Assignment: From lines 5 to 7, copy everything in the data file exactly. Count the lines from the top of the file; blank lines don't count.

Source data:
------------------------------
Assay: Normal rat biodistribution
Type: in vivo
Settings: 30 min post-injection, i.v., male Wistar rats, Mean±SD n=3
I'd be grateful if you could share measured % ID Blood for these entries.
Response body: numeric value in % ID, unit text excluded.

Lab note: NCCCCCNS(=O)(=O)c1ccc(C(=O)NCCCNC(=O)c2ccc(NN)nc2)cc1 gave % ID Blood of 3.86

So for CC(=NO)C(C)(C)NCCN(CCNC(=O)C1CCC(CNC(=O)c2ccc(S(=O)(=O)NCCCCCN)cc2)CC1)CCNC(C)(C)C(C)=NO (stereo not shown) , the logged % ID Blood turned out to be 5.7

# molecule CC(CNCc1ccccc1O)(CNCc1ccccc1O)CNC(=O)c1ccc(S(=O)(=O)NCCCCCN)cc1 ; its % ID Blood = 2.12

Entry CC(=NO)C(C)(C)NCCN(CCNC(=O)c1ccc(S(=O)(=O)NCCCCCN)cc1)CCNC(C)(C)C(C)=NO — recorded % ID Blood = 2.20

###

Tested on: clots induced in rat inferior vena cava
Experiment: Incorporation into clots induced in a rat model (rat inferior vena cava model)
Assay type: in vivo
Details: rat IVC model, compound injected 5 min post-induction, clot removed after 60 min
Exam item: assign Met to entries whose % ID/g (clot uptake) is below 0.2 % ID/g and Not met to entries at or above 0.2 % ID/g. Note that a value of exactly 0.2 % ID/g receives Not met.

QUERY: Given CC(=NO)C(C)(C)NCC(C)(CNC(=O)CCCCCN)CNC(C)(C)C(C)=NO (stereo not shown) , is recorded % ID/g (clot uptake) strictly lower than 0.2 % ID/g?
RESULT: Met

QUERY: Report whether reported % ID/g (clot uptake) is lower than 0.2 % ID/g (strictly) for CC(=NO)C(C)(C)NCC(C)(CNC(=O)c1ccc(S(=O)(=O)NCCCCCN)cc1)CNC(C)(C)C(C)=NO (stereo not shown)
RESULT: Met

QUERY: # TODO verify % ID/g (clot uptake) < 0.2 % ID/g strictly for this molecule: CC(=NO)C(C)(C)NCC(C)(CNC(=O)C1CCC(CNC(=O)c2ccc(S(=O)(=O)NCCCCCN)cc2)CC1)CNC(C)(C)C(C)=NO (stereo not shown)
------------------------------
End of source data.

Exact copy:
Response body: numeric value in % ID, unit text excluded.

Lab note: NCCCCCNS(=O)(=O)c1ccc(C(=O)NCCCNC(=O)c2ccc(NN)nc2)cc1 gave % ID Blood of 3.86

So for CC(=NO)C(C)(C)NCCN(CCNC(=O)C1CCC(CNC(=O)c2ccc(S(=O)(=O)NCCCCCN)cc2)CC1)CCNC(C)(C)C(C)=NO (stereo not shown) , the logged % ID Blood turned out to be 5.7